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COPD (Chronic Obstructive Pulmonary Disease)

Emphysema, ventilation & G-tube? Home health?

05/16/2008

Question:

My grandmother is 86. Has had emphysema for several years. For the last 6 weeks, has been on ventilator and g-tube. It was either pneumonia or not getting enough oxygen at home (she was on 24-hr oxygen) that brought her to intensive care. She`s been at a Long term acute facility for 3 weeks now. She wants to go home. Doctors can`t agree on what services she needs. One doctor says, she has to have 24 hour nursing care at home and a generator for the ventilator. Another staff doctor says that family can learn how to operate ventilator, administer meds, etc. This is extremely overwhelming. There is no skilled nursing facility in our state that accepts patients on ventilators. We are in the process of looking for home health but need additional nurses to donate time. What is most accurate? Does she really need 24 hour care? I happen to think so but I have to be able to convince relatives that caring for her isn`t casual but very serious. Other than this, she is still healthy. The g-tube feeding liquid is causing her to have diabetes however. For now, her heart is okay. I understand that being on the ventilator and g-tube for extended period of times may cause other health issues. What are those issues? She is bed bound. Her mind is sharp. She appears to be 100% ventilator dependent after several tries to remove her. She`s got the excess mucus thing now. We just need to know about the 24 hour nursing issue and what might happen to her body now?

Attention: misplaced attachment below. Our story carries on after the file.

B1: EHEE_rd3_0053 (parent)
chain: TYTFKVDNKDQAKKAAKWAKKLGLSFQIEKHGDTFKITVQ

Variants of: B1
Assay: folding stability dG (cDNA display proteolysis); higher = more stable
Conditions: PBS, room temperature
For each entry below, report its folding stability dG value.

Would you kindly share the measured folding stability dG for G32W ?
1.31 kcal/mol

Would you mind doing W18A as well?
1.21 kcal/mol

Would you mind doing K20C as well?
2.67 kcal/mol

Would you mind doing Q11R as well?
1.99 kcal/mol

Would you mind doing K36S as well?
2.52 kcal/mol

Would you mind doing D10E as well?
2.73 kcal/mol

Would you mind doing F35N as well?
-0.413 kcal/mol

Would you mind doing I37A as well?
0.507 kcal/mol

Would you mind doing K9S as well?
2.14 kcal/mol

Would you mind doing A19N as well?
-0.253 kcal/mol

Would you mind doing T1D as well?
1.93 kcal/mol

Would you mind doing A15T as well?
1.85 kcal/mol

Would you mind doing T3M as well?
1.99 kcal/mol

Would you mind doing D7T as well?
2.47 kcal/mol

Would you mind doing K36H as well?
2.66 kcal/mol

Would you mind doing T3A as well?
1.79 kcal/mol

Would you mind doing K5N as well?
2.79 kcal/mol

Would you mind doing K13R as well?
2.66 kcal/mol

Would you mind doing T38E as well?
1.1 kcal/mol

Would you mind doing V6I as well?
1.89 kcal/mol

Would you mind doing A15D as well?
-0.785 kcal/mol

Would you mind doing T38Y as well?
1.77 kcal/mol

Answer:

Hello,

Your grandmother will need 24 hour care. The physicians caring for your gandmother and dealing with you and your family members are really in the best position to assess your family’s ability to care for your grandmother at home. There are many possible disease processes that can occur related to a patient being on a ventilator long term, as well as, the tube feeding. Aspiration pneumonia would be one concern.

I would suggest a team meeting with physicians, nurses and all family members who would be taking on any responsibility in her care.

For more information:

Go to the COPD (Chronic Obstructive Pulmonary Disease) health topic, where you can:

Response by:

Gretchen   Whitby, APRN Gretchen Whitby, APRN
Nurse Practitioner of Chronic Obstructive Pulmonary Disease
College of Medicine
The Ohio State University